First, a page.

Essen is a city in the middle of the “Ruhrgebiet”, Germany’s traditional centre of mining and heavy industry – but today there is no mining left and not much industry. The main reason for our trip to Essen was an art exhibition at the Museum Folkwang, but as we have never visited the Zollverein Coal Mine it was a welcoming opportunity for the afternoon programme.
The Zollverein Coal Mine used to be one of the largest mines in the area, but none of it has been in use since 1993 when the coking plant was closed for good. The site is being rededicated as a cultural and leisure space, thereby conserving some of the architecture and its historical importance.
Mining at the Zollverein Coal Mine began in the mid-19th century and was in operation until 1986. The coal extracted in Essen was especially suitable for coking, and from the beginning the mining of coal went hand in hand with the production of coke. Therefore a coking plant was also built on the premises. The building is lit up in red after nightfall, and contains exhibition spaces, a book shop and a café instead of coal-black machinery. The permanent exhibition is also located in the coking plant.
The exhibition starts on one of the upper floors with lots of photos of the area; most are series of pictures dealing with issues of structural change, remnants of the miners’ history, the density of traffic routes in the densely populated area. We would have appreciated a bit more information about the photographers and perhaps some explanation why he or she chose this particular theme and style.
A term neither of us had heard of before was “industrial nature”, which indeed describes nature that owes its existence to industry, or human intervention for industrial reasons. For example, intensive mining produces a lot of waste material. This waste was deposited in the vicinity of the mines and formed characteristic pit heaps, which were then used for recreational purposes by the miners. Conversely, as a result of the underground work the surface sagged and large areas of swamp developed, especially near rivers.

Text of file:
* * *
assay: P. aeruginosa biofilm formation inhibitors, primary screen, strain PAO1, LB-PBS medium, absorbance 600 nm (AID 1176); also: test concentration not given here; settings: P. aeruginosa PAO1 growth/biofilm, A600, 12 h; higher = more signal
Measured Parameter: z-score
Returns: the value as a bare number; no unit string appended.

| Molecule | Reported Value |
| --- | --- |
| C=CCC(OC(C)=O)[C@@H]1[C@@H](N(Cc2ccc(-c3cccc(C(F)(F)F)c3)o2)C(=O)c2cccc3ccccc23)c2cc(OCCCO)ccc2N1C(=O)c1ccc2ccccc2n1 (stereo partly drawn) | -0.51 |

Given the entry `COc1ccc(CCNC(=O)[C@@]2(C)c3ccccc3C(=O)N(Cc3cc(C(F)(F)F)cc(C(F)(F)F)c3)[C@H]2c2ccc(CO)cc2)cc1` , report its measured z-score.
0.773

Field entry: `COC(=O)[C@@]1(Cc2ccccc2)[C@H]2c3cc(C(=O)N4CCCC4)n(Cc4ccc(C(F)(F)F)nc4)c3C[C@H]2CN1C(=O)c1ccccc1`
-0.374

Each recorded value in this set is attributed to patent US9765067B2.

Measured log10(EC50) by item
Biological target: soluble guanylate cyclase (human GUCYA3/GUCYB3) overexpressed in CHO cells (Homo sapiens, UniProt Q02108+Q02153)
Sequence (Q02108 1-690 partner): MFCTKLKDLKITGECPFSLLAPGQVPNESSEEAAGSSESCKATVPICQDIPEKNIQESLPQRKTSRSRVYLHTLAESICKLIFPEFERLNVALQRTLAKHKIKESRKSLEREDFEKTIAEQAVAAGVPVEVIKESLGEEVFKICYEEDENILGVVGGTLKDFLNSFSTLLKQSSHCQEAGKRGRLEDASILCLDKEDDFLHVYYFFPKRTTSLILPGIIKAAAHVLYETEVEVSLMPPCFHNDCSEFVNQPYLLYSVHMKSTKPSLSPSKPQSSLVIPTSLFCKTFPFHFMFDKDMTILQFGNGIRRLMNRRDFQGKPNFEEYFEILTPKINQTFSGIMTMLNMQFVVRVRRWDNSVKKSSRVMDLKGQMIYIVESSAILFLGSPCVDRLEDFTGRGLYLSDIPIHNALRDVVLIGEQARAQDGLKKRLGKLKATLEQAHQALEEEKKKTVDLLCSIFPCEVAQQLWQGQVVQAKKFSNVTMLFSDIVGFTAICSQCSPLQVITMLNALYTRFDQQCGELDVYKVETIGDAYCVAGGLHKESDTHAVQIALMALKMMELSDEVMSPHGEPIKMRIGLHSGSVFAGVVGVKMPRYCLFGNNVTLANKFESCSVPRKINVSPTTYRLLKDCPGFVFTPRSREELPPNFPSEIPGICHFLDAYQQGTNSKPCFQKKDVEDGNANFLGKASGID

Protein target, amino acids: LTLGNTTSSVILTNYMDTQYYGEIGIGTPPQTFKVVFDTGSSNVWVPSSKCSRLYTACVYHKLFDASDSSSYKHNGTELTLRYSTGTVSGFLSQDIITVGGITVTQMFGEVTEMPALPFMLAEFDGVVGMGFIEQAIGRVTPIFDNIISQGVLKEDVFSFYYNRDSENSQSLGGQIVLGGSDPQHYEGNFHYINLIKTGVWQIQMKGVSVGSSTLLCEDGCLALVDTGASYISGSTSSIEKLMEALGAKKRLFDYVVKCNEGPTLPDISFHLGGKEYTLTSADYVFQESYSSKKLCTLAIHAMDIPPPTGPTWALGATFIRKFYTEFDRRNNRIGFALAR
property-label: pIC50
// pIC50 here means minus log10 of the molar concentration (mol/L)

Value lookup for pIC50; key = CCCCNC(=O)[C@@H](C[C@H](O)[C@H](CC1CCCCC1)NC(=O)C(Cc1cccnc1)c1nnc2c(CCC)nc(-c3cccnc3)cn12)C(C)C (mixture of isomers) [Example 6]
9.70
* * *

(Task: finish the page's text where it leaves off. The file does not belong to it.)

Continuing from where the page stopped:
On the lower floors, the exhibition fills in about the historical background on the coal, the mining industry and also the political importance of the Ruhrgebiet industrial zone. Hence the gradual abandonment of mining was a major political issue in our childhood, as it meant the loss of thousands of jobs.
In 2001, several of the old shafts of the Zollverein mine, as well as the remains of the coking plant received UNESCO World Heritage status, because the buildings are outstanding examples of the application of the design concepts of the Modern Movement in architecture in a wholly industrial context. It is also representative of a crucial period in the development of traditional heavy industries in Europe.
Unfortunately, when we visited the weather was quite rainy and so cold that we skipped the outside facilities altogether. As our time was limited we could only visit the permanent exhibition, although there are a number of different museums and special exhibitions on the grounds. If you have the choice it would be best to visit in summer and plan for at least a half day at the site. We have to come back…
Is the Zollverein Coal Mine Industrial Complex worth a visit?
The industrial architecture is quite impressive, and the modern exhibition features a fascinating mix of history and design (including a design museum). We also find it remarkable how coal mining, which used to be a crucial industry and was the base of living for many families, turned into history within a few decades. Thus, the Zollverein Coal Mine also makes you think about change in general.
In the café there, you can have an (admittedly not very good) coffee in great architecture.
How to get to the Zollverein Coal Mine Industrial Complex
From Essen main station, tramway No 107 runs directly to the coal mine in about 20 minutes; the station is called “Zollverein” and it is easily recognizable by its mine head tower. All practical details can be found at: www.zollverein.de